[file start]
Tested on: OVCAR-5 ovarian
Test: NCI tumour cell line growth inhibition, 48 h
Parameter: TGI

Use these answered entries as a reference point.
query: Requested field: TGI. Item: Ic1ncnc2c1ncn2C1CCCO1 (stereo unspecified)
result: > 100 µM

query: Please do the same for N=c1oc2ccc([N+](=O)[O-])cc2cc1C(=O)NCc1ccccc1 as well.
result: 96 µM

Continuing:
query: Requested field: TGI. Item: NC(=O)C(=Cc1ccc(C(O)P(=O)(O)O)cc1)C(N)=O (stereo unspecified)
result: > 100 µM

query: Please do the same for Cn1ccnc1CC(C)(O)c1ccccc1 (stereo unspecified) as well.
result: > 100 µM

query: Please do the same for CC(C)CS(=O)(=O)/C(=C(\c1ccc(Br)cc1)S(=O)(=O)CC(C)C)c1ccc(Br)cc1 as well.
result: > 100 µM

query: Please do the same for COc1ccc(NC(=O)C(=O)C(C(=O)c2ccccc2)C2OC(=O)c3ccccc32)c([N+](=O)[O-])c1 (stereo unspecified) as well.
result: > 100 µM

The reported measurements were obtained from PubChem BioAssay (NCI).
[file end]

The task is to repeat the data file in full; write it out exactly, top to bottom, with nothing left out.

Tested on: OVCAR-5 ovarian
Test: NCI tumour cell line growth inhibition, 48 h
Parameter: TGI

Use these answered entries as a reference point.
query: Requested field: TGI. Item: Ic1ncnc2c1ncn2C1CCCO1 (stereo unspecified)
result: > 100 µM

query: Please do the same for N=c1oc2ccc([N+](=O)[O-])cc2cc1C(=O)NCc1ccccc1 as well.
result: 96 µM

Continuing:
query: Requested field: TGI. Item: NC(=O)C(=Cc1ccc(C(O)P(=O)(O)O)cc1)C(N)=O (stereo unspecified)
result: > 100 µM

query: Please do the same for Cn1ccnc1CC(C)(O)c1ccccc1 (stereo unspecified) as well.
result: > 100 µM

query: Please do the same for CC(C)CS(=O)(=O)/C(=C(\c1ccc(Br)cc1)S(=O)(=O)CC(C)C)c1ccc(Br)cc1 as well.
result: > 100 µM

query: Please do the same for COc1ccc(NC(=O)C(=O)C(C(=O)c2ccccc2)C2OC(=O)c3ccccc32)c([N+](=O)[O-])c1 (stereo unspecified) as well.
result: > 100 µM

The reported measurements were obtained from PubChem BioAssay (NCI).